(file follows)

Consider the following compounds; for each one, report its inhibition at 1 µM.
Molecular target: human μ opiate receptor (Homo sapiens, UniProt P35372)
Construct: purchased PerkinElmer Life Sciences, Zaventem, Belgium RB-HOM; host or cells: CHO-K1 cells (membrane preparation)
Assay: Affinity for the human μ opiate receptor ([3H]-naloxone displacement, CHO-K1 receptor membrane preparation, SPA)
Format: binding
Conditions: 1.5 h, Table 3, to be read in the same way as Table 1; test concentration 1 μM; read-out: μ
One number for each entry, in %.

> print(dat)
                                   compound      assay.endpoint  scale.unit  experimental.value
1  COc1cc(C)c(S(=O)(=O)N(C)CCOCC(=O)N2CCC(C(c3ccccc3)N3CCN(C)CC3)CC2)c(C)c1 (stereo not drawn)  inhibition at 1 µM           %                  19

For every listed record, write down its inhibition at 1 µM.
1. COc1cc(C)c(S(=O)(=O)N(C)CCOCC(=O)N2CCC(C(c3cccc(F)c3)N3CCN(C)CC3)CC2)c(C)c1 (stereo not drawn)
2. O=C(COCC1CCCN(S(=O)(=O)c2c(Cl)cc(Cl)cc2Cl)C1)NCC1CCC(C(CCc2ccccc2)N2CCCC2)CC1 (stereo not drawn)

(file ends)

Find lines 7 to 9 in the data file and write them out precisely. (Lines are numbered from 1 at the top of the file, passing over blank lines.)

One number for each entry, in %.

> print(dat)
                                   compound      assay.endpoint  scale.unit  experimental.value